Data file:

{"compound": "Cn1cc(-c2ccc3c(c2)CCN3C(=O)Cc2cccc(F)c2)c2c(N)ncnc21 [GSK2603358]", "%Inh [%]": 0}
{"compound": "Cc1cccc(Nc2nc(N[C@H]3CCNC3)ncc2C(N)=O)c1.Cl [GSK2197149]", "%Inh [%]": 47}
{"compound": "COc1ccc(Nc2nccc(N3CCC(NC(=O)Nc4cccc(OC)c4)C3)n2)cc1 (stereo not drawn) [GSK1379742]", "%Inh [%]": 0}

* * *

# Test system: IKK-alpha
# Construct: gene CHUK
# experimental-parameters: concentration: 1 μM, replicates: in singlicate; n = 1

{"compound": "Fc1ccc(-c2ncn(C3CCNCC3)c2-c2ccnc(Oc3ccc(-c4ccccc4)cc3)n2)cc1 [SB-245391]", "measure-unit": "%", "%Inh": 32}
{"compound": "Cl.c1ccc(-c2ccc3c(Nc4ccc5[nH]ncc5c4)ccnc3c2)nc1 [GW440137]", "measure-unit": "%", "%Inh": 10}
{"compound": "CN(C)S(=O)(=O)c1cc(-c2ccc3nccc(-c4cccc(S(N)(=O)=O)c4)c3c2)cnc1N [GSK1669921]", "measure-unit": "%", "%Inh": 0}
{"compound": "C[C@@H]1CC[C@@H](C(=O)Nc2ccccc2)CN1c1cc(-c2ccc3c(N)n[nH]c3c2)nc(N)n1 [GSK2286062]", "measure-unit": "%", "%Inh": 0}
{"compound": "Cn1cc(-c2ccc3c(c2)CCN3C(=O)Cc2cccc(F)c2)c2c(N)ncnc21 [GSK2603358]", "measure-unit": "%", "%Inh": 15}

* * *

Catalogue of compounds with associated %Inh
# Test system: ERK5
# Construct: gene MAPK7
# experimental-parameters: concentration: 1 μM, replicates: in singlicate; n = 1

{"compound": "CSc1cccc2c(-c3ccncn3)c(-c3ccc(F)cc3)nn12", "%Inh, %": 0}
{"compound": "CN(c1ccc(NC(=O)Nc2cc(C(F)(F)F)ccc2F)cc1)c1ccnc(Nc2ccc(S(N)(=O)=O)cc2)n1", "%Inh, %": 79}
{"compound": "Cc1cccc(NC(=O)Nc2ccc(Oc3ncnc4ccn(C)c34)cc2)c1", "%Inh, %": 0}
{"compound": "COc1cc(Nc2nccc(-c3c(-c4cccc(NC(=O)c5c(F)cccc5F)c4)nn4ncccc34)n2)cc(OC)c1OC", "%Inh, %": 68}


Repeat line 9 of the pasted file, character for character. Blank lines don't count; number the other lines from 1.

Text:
{"compound": "Cl.c1ccc(-c2ccc3c(Nc4ccc5[nH]ncc5c4)ccnc3c2)nc1 [GW440137]", "measure-unit": "%", "%Inh": 10}